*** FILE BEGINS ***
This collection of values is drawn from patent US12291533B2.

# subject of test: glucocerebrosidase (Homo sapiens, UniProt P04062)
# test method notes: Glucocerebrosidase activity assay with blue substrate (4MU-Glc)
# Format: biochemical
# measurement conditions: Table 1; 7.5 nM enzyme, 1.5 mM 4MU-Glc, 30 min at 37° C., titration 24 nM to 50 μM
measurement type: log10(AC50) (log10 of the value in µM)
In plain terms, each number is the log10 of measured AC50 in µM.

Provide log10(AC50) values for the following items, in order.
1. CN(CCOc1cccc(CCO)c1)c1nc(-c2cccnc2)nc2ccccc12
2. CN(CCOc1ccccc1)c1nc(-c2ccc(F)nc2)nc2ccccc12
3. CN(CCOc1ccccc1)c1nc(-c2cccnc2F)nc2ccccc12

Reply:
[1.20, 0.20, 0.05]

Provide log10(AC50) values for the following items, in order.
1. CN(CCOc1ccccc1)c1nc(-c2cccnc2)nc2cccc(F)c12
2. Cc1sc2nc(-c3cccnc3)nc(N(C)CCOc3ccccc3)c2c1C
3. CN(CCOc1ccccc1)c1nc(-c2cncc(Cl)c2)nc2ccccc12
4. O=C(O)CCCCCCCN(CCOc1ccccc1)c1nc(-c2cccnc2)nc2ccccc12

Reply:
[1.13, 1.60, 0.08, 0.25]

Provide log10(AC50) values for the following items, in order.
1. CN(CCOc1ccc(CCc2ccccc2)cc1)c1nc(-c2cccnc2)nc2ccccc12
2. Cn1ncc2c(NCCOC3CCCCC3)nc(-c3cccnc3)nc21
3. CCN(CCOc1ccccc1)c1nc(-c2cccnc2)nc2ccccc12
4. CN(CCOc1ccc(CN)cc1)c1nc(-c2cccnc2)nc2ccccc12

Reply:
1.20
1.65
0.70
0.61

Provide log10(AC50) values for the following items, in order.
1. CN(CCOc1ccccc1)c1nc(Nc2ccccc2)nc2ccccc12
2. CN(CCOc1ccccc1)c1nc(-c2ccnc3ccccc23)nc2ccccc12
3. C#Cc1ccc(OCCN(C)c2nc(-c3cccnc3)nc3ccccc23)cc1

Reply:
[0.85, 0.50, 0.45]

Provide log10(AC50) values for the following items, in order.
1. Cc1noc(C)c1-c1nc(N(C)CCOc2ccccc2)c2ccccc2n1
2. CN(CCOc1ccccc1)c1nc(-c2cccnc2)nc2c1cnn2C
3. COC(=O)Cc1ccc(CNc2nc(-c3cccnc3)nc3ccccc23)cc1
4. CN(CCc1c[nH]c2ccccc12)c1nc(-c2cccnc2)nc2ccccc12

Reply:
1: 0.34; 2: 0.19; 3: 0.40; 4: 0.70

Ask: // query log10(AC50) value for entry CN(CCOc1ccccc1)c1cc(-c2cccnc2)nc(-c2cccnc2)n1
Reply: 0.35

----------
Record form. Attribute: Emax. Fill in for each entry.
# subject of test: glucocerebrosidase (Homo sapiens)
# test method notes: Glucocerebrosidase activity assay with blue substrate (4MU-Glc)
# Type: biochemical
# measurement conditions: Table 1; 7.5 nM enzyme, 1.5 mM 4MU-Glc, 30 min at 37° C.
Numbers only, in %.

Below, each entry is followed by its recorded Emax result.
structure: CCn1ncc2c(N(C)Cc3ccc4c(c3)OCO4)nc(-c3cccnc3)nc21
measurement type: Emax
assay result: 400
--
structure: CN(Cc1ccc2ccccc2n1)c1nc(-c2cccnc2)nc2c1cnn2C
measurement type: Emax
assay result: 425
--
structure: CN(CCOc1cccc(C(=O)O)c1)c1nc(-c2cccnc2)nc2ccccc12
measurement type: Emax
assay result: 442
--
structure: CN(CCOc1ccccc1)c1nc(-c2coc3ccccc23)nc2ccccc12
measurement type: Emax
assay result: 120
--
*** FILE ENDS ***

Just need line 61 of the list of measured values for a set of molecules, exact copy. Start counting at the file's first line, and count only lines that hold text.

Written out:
--